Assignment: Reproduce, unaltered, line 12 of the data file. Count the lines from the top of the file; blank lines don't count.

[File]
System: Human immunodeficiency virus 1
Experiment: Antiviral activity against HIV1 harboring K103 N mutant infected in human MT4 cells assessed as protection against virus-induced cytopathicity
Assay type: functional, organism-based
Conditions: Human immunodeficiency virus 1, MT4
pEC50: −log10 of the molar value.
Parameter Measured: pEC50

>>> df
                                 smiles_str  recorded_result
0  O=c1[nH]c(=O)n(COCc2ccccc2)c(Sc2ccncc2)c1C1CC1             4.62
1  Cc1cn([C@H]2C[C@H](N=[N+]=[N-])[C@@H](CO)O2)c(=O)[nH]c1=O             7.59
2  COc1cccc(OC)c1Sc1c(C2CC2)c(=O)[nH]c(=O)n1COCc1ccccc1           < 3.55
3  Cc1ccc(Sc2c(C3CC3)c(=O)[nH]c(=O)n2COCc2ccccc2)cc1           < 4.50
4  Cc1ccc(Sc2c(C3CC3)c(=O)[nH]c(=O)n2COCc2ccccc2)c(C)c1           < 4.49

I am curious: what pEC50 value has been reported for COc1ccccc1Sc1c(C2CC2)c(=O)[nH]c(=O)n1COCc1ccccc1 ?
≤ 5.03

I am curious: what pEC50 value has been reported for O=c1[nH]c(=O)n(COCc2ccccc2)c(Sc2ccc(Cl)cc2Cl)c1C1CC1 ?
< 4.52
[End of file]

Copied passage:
3  Cc1ccc(Sc2c(C3CC3)c(=O)[nH]c(=O)n2COCc2ccccc2)cc1           < 4.50